PARENTING

Don’t feel sorry for me or my kids with additional needs

Don't Feel Sorry For Me

I was eight months pregnant with Little Bear when a work contact I was having a telephone conversation with said: “Oh, you’re having another boy? You’ll be wanting a third then.” He wasn’t even born yet and someone I barely knew had dismissed him because of his gender.

This is quite common with two of the same, particularly with boys. People tend to make the assumption that a mum won’t be happy unless she has a daughter and a dad desperately wants a son. You get the sympathetic look and head tilt from some of the mums with girls, as if your life is never going to be quite as good as theirs. There’s a phase you go through where everyone seems to be asking whether you’ll have a third.

Fast forward to having two boys with additional needs and the sympathy has gone into overdrive: “Oh that’s a shame”, “I’m so sorry, you don’t deserve this” and “I don’t know how you do it” are the most common responses.

Of course I wouldn’t necessarily choose to have two children with additional needs and yes it is relentless and unbelievably hard some days.

But please don’t feel sorry for me. Your sympathy implies that I don’t get the same rewarding experience out of being a parent that you do and that I’m not happy. That is simply not true and, as it’s World Autism Awareness Day, here’s why:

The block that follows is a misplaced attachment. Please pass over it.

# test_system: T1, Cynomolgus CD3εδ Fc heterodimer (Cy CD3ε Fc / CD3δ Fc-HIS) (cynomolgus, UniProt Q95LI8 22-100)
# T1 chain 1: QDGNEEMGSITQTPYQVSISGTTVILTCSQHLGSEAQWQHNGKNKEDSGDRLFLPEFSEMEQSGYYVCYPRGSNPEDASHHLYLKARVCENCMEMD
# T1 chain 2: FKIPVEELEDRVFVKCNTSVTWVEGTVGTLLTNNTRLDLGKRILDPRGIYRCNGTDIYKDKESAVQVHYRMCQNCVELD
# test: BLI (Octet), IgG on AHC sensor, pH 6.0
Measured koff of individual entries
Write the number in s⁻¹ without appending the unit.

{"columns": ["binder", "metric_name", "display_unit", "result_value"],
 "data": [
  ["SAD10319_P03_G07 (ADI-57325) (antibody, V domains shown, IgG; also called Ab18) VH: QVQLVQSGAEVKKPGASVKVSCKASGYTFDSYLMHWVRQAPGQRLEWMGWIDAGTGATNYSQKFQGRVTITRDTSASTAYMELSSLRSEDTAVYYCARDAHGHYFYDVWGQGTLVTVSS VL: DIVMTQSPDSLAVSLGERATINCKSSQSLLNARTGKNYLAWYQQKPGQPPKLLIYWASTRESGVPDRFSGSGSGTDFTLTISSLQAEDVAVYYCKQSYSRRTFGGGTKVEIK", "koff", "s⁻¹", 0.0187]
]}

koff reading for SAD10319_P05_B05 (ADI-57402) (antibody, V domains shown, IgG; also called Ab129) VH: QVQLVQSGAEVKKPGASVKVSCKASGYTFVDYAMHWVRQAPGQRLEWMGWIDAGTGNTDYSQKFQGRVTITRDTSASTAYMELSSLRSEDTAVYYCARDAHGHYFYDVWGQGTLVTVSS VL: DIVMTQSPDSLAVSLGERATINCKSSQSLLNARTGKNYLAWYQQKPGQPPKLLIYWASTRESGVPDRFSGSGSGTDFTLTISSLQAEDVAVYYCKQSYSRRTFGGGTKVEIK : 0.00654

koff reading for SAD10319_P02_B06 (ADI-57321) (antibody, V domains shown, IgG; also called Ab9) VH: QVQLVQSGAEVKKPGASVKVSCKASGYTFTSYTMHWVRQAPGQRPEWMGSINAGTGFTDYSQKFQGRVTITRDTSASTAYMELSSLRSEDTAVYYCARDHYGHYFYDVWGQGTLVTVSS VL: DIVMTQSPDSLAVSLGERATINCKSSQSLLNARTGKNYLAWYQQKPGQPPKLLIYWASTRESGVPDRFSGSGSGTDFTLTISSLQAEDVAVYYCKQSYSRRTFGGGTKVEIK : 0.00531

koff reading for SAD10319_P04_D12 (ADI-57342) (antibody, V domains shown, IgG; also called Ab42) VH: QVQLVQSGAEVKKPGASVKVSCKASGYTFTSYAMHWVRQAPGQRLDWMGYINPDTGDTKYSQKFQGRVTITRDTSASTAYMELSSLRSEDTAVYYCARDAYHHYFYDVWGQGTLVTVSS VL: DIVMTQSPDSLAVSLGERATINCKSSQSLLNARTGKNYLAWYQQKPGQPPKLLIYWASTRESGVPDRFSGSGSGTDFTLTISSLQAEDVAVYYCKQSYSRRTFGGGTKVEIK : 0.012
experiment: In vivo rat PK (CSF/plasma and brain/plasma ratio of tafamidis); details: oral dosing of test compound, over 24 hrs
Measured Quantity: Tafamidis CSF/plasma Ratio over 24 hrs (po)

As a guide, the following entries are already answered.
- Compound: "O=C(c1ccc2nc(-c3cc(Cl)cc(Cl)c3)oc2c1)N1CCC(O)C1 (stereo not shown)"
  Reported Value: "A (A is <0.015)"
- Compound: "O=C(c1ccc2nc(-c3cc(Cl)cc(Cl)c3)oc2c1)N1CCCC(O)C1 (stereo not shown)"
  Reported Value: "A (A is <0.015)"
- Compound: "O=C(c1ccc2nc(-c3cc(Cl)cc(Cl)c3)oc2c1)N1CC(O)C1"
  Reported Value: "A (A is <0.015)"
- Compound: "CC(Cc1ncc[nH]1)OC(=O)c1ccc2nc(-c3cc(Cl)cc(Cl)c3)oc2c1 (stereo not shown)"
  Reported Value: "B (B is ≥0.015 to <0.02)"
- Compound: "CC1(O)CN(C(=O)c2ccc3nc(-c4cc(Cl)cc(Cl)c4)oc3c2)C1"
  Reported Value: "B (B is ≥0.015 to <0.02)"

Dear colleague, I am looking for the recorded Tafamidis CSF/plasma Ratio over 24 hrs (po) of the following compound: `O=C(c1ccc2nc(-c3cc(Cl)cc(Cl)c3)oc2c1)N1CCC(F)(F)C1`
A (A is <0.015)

They are two of the happiest children I know. The fact they have the biggest smiles of any children I know, despite having to overcome so many obstacles that most people take for granted, is inspiring.

They give the best hugs and compliments. If I haven’t had a hug or been told how pretty I am in the last five minutes they are either asleep or eating. Big Bear’s sensory seeking means he needs regular body contact and Little Bear doesn’t like being left out either. If one starts hugging, the other one will soon join in. What can I say? I’m a very lucky mummy.

They’re loyal. They won’t judge you without real reason, and if you’re lucky enough to be their friend they’ll embrace you and love you for being you. They’re forgiving, and they won’t let you down.

They have lots in common. They both love trains and will play/fight over their train table together. They also enjoy ‘pile-on’ and squashing each other and absolutely adore animals and babies. They are both avid readers and now Big Bear is getting more confident with his reading he loves reading books to Little Bear.

Planning days out is simpler than you might think. The fact they are boys who are quite close in age and have similar interests makes planning family days fairly straightforward. Yes there are lots of things to think about: Big Bear’s sensory issues, Little Bear’s mobility, potential triggers for meltdowns etc. But all that aside, we can generally find things that they both enjoy doing. We don’t have to split up and take one child each so we can enjoy days out a as a family of four. This is not to be underestimated.

They amaze me on a daily basis. Yesterday Little Bear managed to peel some stickers off a sheet and stick them to a piece of paper. I’ve never seen him do this before and it was like he’d created a work of art worthy of the Tate Modern. Today, Big Bear swam a few strokes in the pool without his woggle and with just his arm bands. After five years of screaming and being sick at the pool we have finally reached a point where he enjoys swimming, wants to go and is keen to progress. He might as well have qualified for the Olympics as we couldn’t be happier. Every day they achieve something that they couldn’t do previously and the pride on their faces when they do is a joy.

So please don’t feel sorry for me, my boys are amazing and I am lucky to have them.

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